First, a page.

Leaving the Core

I’m going to start this post with a small rant:

Windows Server 2012 R2 Hyper-V Core

I’d love to see Microsoft come up with a better naming convention.  Not only is the product name the length of a sentence, I have to look up the names for these products every time I use them to make sure I get all of the descriptors in the right order so I don’t get flamed in the comments.  As these products get more granular and diverse, I’m sure it’s hard to come up with catchy naming schemes that work for everyone.  That said, there has to be something between Viridian and Windows 2012 Server R2 Hyper-V Core.

Leaving Windows Server 2012 R2 Hyper-V Core for Windows Server 2012 R2 Standard

Anyway, to those of you that don’t have any experience with either of these products, this article may not seem like a big deal.  However, those of us that have set up, managed and fought with setting up ad virtual network using Windows 2012 Server R2 Hyper-V Core have probably had great success and sound hair pulling frustrations along the way.  Windows 2012 Server R2 Hyper-V Core is arguably the simplest headless hypervisor for the price (free).  So much so that a movement bring tracked in the community moving from from long standing open source and commercial software to Windows 2012 Server R2 Hyper-V Core.   As great as Windows 2012 Server R2 Hyper-V Core is, there is one massive flaw that keeps it from being a titan in the market, IMHO.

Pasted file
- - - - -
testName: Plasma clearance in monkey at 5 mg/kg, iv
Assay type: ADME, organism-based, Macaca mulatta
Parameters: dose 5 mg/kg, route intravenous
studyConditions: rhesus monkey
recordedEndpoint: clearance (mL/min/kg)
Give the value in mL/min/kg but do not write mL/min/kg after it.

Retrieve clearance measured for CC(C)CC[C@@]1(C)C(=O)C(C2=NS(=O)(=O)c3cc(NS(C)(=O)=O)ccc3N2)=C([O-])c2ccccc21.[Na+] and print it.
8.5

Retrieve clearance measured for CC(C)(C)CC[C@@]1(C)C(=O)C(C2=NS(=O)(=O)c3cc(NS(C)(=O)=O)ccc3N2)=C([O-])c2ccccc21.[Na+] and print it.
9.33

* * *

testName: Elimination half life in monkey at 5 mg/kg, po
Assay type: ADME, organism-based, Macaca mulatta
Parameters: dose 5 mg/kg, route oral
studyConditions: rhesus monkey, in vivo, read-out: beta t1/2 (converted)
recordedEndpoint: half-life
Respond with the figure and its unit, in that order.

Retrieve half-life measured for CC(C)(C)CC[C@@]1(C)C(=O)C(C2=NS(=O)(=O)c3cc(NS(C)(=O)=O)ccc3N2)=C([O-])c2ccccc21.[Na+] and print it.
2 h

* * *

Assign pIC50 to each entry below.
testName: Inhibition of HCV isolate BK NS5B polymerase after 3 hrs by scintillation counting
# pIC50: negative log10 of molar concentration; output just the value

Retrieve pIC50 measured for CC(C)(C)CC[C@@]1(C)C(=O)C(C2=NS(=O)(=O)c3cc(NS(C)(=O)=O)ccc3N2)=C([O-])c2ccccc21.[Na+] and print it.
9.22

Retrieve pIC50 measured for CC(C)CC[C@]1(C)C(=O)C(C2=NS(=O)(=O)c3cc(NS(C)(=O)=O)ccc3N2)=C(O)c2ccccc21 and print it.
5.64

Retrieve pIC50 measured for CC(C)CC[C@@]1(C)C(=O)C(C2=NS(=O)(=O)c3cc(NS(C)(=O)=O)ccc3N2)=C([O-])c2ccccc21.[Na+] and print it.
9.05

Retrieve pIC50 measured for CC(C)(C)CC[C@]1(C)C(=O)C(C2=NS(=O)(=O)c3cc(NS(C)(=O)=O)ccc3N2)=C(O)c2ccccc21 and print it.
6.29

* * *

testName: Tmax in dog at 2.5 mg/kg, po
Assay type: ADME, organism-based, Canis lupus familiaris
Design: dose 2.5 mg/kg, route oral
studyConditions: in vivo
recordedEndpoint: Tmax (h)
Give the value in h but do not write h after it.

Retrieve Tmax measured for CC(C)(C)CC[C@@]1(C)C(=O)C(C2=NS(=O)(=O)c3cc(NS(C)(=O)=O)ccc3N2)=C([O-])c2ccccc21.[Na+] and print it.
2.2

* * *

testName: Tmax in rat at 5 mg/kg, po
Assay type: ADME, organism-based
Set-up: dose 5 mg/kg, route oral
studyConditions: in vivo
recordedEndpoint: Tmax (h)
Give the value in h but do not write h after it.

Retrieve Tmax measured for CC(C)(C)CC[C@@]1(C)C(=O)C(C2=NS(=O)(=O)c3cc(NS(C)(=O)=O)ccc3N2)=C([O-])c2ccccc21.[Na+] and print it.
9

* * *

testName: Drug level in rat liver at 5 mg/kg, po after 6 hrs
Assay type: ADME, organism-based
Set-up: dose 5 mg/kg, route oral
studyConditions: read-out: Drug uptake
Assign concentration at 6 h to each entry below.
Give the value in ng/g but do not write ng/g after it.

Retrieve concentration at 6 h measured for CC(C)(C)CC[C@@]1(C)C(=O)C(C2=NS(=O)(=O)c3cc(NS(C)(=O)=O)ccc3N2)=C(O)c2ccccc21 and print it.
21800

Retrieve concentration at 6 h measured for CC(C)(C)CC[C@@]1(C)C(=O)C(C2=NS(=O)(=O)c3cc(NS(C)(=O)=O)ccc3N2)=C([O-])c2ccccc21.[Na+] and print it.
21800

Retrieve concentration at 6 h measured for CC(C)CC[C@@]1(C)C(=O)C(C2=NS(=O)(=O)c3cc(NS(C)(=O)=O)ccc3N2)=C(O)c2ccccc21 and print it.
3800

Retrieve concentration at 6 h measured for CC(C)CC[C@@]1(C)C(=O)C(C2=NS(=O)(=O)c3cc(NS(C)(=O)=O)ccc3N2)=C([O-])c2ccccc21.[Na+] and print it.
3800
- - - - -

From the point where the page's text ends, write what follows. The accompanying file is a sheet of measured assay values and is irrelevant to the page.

Headless and Wandering

Windows 2012 Server R2 Hyper-V Core is a free product offered by Microsoft.  The caveat is that each virtual machine must be licensed individually.  On boot, the Hyper-V UI provides a Powershell management window and a terminal window.  No GUI, no management tools… it’s like Microsoft’s version of what they think Linux session looks like… without the freedom, flexibility or ability to manage configuration.  

In lieu of management tools, a suite of powershell cmdlets is sufficient to manage most of the aspects of the virtual machines.

RSAT and the Infinite Sadness

By far, the easiest and most convenient way to manage the server and virtual machines is from another machine on the network.  With a Windows 8 machine, an install of Remote Server Administration Tools can provide the ability to remotely manage the host OS as well as compatible virtual machines.  Once you jump through permissions hoops, this works well for many administration needs.  However, there is one glaring omission.

Wherefore art thou Device Manager

My current Windows 2012 Server R2 Hyper-V Core server is sitting on an ASUS motherboard.  ASUS makes great hardware but they’re notorious for using drivers outside of the Windows-native domain.  This requires a sometimes painful series of installs and configurations after any OS re-install… provided everything plays nice.  With Windows 2012 Server R2 Hyper-V Core, ran into an issue with my network adapter driver.  The native drivers wouldn’t handle the adapter and the ASUS drivers didn’t recognize the OS version.  Thankfully, I found a suggestion to get things up and running online, but it certainly didn’t leave me with a warm fuzzy feeling that everything was going to be fine.